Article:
Construction Week|May 2020
The thirty-fifth US President, John F Kennedy is believed to have said that America was rich because of its roads. While the statement could have been made a century ago, it holds even today. Road infrastructure will play the most important role as India readies herself to fight her economic battles in the post-COVID-19 era––within months if not weeks from now.
India’s recent focus on road infrastructure under schemes such as Bharatmala Pariyojana, Pradhan Mantri Gram Sadak Yojana (PMGSY), is not new. While the government plans to spend Rs 50,000 crore on building 4,500 km long road network in 2020, under the Union Budget 2019-20, it has already allocated Rs 1.12 lakh crore for road construction projects across the country.
The success of its ambitious road infrastructure build-up projects and the rapid economic development it hopes to achieve through them will largely depend on, among other things, the quality of the roads being constructed. Adherence to standard processes and practices in addition to advancements in equipment technology, the material used, and processes determine the build-quality of roads. At the same time, factors such as traffic density and weather conditions determine the longevity of the roads constructed in a given area.
TYPES OF ROADS
The type of equipment used for road construction may differ by road type. While city roads (and inside city roads) constitute around 20% of the total road network in India, rural roads comprise nearly 70%. Wirtgen Group MD & CEO Ramesh Palagiri classifies road construction activity into two types: Building a new road, and rehabilitation or repair of existing roads. “Some of the new road construction applications employed in the case of expressways and the national and state highways include the construction of base layers, asphalt paving, asphalt compaction, and inset and offset concrete paving. Road rehabilitation applications for city roads must include replacing a pavement, fine milling, paving thin layers hot, paving thin layers cold, hot recycling, cold recycling in-situ, and cold recycling in-plant,” he adds.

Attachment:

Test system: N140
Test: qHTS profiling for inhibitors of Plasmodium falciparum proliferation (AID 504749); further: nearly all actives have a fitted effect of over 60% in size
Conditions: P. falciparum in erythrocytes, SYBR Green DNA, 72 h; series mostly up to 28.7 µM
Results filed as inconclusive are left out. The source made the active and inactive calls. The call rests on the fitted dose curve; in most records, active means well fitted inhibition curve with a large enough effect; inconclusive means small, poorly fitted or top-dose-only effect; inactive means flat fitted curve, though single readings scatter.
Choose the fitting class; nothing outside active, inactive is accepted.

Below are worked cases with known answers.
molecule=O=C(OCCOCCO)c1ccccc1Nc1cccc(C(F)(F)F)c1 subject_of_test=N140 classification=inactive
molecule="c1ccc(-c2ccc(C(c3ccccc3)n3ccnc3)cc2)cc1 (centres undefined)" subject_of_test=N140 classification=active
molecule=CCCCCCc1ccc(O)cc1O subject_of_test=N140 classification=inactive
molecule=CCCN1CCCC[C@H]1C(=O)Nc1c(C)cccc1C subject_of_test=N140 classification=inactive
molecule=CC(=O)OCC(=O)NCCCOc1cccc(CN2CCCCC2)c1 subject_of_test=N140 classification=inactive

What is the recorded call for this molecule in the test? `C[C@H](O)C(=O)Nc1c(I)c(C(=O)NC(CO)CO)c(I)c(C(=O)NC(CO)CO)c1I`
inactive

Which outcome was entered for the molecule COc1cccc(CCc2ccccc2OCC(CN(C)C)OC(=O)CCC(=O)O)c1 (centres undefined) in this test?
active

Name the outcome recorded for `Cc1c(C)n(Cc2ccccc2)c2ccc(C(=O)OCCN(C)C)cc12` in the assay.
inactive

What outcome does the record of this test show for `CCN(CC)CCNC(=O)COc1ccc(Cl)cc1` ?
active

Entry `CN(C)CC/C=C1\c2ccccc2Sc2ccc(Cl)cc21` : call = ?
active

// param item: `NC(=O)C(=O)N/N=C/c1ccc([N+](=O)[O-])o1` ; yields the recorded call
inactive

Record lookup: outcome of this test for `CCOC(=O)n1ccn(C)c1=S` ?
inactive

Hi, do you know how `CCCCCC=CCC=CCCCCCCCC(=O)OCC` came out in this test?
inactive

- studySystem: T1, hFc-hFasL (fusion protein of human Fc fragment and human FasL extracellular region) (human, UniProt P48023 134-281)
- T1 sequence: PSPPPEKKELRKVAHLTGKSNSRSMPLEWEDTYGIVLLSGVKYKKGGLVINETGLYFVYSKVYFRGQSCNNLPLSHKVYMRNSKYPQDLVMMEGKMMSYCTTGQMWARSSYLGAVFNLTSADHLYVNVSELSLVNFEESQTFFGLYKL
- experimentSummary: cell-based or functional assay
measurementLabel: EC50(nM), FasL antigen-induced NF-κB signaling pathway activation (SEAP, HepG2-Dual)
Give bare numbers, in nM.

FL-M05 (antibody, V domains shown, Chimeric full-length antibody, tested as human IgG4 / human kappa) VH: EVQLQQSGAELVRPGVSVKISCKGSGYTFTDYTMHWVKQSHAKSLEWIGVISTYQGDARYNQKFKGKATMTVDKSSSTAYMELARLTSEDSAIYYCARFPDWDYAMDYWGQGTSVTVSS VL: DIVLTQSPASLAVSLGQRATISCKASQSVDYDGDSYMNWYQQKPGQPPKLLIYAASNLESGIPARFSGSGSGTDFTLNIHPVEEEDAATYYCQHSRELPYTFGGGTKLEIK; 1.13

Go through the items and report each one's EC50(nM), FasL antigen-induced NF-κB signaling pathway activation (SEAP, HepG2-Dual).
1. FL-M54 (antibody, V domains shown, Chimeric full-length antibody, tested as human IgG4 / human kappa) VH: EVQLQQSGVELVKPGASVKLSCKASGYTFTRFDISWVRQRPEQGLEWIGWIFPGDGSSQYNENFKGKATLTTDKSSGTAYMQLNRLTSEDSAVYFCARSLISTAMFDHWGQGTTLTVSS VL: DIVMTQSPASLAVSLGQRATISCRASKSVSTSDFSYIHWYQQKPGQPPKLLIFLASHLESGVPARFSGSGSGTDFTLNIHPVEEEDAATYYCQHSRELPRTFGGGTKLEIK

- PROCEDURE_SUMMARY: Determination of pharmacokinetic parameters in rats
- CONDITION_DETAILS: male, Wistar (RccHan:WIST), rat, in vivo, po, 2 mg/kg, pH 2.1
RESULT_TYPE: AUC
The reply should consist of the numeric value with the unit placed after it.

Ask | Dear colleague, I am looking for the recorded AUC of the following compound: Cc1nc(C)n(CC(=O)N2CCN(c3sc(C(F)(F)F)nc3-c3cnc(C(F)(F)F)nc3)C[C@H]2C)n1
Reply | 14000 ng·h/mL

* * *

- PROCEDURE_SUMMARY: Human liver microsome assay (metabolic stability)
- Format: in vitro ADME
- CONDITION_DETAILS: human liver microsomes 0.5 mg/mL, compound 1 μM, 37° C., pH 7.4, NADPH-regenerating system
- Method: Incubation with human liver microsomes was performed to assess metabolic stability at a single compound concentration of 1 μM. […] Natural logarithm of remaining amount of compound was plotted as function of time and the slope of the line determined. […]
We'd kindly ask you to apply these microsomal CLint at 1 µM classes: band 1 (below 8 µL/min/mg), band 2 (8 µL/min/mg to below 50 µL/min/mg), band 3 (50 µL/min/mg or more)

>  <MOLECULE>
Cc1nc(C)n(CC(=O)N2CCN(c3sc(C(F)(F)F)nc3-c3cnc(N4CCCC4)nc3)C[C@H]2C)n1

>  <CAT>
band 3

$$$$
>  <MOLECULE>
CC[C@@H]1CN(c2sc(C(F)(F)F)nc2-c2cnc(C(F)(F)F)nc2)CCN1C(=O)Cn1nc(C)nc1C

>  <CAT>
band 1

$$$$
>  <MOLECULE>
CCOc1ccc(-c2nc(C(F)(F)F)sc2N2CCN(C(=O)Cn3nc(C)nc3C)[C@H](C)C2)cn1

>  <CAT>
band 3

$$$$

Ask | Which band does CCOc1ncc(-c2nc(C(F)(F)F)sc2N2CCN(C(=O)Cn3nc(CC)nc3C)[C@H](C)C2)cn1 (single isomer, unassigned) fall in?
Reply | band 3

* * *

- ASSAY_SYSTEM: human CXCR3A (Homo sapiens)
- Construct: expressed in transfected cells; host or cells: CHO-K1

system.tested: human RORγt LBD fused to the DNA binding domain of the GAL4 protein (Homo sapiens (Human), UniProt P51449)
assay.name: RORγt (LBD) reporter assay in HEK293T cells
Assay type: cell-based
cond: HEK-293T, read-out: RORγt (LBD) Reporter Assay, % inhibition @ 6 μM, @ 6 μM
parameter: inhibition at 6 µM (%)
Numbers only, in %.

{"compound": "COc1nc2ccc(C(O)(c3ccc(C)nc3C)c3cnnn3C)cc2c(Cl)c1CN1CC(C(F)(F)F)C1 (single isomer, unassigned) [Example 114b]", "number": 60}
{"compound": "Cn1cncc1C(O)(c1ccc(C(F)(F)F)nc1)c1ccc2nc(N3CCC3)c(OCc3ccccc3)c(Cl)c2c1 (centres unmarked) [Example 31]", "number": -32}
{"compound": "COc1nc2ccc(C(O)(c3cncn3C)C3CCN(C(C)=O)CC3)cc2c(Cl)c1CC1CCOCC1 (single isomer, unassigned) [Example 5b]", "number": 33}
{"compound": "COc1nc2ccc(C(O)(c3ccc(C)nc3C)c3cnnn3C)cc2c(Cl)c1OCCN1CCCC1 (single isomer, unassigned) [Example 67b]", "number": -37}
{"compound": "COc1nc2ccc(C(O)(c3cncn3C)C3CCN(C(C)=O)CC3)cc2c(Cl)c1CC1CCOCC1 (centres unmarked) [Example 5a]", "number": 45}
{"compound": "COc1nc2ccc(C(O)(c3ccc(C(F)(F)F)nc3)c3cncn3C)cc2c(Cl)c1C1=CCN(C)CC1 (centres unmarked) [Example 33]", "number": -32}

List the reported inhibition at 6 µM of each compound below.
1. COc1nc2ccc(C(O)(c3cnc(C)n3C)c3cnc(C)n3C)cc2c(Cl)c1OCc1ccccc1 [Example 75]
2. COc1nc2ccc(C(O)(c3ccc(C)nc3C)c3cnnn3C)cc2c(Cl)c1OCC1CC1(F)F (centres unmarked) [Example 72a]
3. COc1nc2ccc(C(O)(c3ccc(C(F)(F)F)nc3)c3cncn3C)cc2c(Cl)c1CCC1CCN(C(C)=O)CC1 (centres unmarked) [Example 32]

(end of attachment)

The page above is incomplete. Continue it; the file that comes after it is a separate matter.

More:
Urban road construction generally involves the use of advanced equipment, methods, and materials. Continuous traffic places time and space constraints on road construction activity in urban areas. Describing how the type of road determines the equipment to be used, Vivek Hajela, general manager and head – construction equipment business, Larsen & Toubro says: “The high-density traffic movement and congested spaces in urban centres restrict the use of large machines. Basic machines like a Paver and Compactor complete the resurfacing. Many city roads need to be milled so that the height of the road doesn’t increase when more bitumen layers are added to an existing surface. This becomes pronounced when a resurfacing job has to be done on a flyover. The city roads challenge the engineers as the material to be used has to have a much longer life.” These considerations, he says, have led to use of mastic asphalt, concrete roads (also called white topping), etc. to extend the road life.
Typically, a road has an embankment, base layers, and bituminous layers. In the case of expressways or national highways where the traffic density is high and the roads much wider, the range of machinery and the construction method involved would be much different. The embankments there will be constructed by deploying excavators, dozers, and graders. Rural roads, on the other hand, are generally narrow, single-lane or two-lane roads requiring the use of small graders.
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